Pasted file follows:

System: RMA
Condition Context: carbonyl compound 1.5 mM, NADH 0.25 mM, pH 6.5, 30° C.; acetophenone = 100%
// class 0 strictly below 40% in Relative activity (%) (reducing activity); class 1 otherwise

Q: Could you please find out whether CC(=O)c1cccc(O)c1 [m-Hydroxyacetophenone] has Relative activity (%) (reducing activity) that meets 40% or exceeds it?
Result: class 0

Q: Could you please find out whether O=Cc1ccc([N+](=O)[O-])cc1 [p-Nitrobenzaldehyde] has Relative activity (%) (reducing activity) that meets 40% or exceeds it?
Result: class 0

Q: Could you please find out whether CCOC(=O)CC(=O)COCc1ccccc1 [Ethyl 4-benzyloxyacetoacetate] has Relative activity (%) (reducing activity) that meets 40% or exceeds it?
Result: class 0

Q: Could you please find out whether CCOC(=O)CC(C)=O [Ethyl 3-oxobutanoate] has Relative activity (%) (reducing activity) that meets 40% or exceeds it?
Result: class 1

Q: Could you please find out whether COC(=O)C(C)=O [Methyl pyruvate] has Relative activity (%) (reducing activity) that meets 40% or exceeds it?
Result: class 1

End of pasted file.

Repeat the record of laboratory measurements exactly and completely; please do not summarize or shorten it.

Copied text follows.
System: RMA
Condition Context: carbonyl compound 1.5 mM, NADH 0.25 mM, pH 6.5, 30° C.; acetophenone = 100%
// class 0 strictly below 40% in Relative activity (%) (reducing activity); class 1 otherwise

Q: Could you please find out whether CC(=O)c1cccc(O)c1 [m-Hydroxyacetophenone] has Relative activity (%) (reducing activity) that meets 40% or exceeds it?
Result: class 0

Q: Could you please find out whether O=Cc1ccc([N+](=O)[O-])cc1 [p-Nitrobenzaldehyde] has Relative activity (%) (reducing activity) that meets 40% or exceeds it?
Result: class 0

Q: Could you please find out whether CCOC(=O)CC(=O)COCc1ccccc1 [Ethyl 4-benzyloxyacetoacetate] has Relative activity (%) (reducing activity) that meets 40% or exceeds it?
Result: class 0

Q: Could you please find out whether CCOC(=O)CC(C)=O [Ethyl 3-oxobutanoate] has Relative activity (%) (reducing activity) that meets 40% or exceeds it?
Result: class 1

Q: Could you please find out whether COC(=O)C(C)=O [Methyl pyruvate] has Relative activity (%) (reducing activity) that meets 40% or exceeds it?
Result: class 1